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This archived content is from Mary Wilkins’ sewing and quilting message board “Sew What’s New,” which was retired in August 2007. It is being provided by “Sew What’s Up,” which serves as the new home for many members of “Sew What’s New.”
From: Cynret
Date: 03-09-2006, 02:36 PM (1 of 3)
Oh, help! I am trying to alter a pattern which fits in every way except the bust. I have very narrow shoulders, like a size 10 and a 40 inch bust. The rest of me is a 12-14. I know I have to adjust the sleeve opening as well as adding more material. I want to add only in the front as the back and shoulders fit fine. Is this possible and, if so, how do I go about it. Any and all help appreciated. Cynret
User: Cynret
Member since: 05-25-2003
Total posts: 17
From: paroper
Date: 03-09-2006, 04:37 PM (2 of 3)
Try this publication. I think the one you need is C228. I can't pull it up on this computer (locks up on PDF files). It is a quick reference for all kinds of alterations. If you can't find it in this list, I printed it out on another. It is easier to make a top (just front and back) in a stable throw away fabric, a plaid or gingham check is easiest so you can keep everything grain straight. You baste the front and back pieces together at the side and shoulders. For reference, I usually run a colored basting stitch around the neck and sleeve seamlines. Then, you do not slash across the sleeve line unless you actually need more in the sleeves, the full bust line is below that. You will cut the pattern all the way across the full bust line of the pattern and pivot the opening. As the pattern opens it will add height and width to the bust. As you pivot, you bring the waistline back to its natural position. You'll either need to stand in front of a mirror to do this or you'll need a good friend to help. Now, the way I do it is I take several pieces of fabric about 2 inches in width and fold them in half just to make them a little more stable and I pin them in the opening so that I can keep that measurment. Then, the outside edge becomes a dart. You will need to mark YOUR bust point on the mock pattern piece. If you use a strip across the bustline, you can just put a pin in the center of the bust up and down and across. Now, all of that being said, you may also need to slash upward from the waste and add fullness from that direction too because of the extreme difference between your bust and your natural garment size. If you do, you will pivot toward each shoulder and add your darts below the bust point as well. I think that I would make the horizontal changes first and the, if needed, I would do the lower portion as a second step. The slash that I would make toward the shoulder would be to slash upward to the (new) bust point, then cut a slash toward the sleeves and toward the neckline (maybe 30 degrees?) and pivot from there if needed.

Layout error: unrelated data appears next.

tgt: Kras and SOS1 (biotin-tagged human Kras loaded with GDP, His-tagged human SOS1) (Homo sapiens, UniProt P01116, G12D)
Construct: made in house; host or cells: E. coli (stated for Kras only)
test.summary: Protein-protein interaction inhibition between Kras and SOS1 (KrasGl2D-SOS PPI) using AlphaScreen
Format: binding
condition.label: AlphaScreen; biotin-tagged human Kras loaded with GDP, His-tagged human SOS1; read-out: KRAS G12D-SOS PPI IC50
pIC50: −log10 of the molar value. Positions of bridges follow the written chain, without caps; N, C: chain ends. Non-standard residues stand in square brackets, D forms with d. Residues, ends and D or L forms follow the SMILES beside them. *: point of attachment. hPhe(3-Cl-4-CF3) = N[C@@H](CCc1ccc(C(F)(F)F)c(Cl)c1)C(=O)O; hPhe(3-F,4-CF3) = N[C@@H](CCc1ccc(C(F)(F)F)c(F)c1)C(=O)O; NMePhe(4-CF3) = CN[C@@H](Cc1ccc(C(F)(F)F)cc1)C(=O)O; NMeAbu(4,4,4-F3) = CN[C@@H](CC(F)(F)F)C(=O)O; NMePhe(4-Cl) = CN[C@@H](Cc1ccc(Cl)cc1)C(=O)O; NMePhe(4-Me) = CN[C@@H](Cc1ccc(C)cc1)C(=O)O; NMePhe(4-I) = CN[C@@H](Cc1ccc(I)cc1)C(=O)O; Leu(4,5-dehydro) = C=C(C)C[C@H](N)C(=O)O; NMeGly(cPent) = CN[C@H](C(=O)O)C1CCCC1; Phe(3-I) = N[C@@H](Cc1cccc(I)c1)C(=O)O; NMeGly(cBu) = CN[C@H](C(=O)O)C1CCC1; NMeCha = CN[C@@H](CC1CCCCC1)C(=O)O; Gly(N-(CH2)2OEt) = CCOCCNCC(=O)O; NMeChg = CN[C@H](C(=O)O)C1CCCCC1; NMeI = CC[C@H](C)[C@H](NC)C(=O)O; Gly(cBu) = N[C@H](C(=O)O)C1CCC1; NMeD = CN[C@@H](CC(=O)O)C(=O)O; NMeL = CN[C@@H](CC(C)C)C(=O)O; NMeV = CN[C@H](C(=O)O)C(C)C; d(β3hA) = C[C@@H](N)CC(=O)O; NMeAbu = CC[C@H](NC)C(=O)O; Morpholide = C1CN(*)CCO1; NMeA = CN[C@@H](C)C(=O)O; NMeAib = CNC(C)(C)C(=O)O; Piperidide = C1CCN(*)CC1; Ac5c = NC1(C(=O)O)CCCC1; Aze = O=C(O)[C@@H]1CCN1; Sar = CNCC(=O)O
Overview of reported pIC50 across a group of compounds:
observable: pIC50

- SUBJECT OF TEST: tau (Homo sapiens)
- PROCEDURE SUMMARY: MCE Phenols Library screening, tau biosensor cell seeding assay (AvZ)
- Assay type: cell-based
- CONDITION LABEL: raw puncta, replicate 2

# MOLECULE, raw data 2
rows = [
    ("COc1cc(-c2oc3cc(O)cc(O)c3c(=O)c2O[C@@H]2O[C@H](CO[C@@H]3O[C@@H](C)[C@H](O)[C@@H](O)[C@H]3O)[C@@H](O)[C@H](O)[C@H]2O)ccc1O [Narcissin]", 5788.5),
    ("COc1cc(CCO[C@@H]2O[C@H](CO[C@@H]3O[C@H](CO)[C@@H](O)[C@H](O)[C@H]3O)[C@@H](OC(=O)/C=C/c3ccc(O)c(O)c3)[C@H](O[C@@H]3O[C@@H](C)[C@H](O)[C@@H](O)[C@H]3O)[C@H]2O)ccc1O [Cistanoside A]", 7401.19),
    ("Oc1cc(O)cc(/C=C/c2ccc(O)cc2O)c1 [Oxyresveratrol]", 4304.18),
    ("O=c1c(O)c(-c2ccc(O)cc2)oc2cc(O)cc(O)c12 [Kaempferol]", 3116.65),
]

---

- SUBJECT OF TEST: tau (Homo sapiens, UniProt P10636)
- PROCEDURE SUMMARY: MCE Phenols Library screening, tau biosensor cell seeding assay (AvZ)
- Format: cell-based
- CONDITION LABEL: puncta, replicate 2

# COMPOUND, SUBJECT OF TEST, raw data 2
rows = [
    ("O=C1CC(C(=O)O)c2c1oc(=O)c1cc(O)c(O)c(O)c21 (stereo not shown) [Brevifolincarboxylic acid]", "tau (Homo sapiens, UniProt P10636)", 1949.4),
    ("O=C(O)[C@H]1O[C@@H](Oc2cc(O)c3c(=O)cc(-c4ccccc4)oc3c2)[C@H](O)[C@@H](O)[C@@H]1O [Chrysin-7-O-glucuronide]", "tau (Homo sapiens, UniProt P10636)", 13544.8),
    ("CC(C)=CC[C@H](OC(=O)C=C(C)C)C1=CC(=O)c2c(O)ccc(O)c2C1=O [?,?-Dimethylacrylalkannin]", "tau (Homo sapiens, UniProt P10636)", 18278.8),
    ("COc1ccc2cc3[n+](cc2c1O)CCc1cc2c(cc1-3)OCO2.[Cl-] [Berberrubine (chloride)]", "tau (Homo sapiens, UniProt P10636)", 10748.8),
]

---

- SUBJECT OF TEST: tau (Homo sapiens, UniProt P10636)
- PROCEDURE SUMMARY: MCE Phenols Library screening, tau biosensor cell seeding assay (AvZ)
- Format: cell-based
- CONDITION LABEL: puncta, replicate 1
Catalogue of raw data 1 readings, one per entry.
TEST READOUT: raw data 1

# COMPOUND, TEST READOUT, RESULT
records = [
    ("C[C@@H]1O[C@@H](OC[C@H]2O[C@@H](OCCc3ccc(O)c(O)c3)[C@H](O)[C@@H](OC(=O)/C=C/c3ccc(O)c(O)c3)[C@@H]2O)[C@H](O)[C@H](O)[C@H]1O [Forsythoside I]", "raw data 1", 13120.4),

When you make your new pattern piece from this, your dart will begin at the edge of the pattern where it will close the "gap" in the bustline and stop just one inch before the full bust mark you made on your rough pattern. Once you have the fit you want, fold your bust pattern in half and make a new pattern piece. Just to make sure you are satisfied with your new pattern, make up a new front to try on and sew it in the place of the old, using your new darts (and all markings).

Bernina 200e, Artista V5 Designer Plus, Explorations, Magic Box, Bernina 2000DE & 335 Bernette Serger, Bernina 1530 Sewing Machine, Bernina 1300 DC Overlock (with coverstitch)
User: paroper
Member since: 02-03-2004
Total posts: 3775
From: sweetpea1
Date: 03-10-2006, 04:47 PM (3 of 3)

I have the same fitting problem. If you can get your hands on "The Busy Woman's Fitting Book" by Nancy Zieman (I found it on for $0.7 plus shipping), you will get all the info you need to make the appropriate adjustments. It shows how to add to the bust area with and without a dart, add darts, move darts, etc. Easy explanations too for the "pivot and slide" technique. Also, if you contact via email, they will send you instructions on how to adjust darts to accommodate a larger than B cup bust with the "slash, pivot and slip" technique. However, I found the "pivot and slide" technique to be the easiest.

Good luck and let us know how you do.
User: sweetpea1
Member since: 10-10-2005
Total posts: 56
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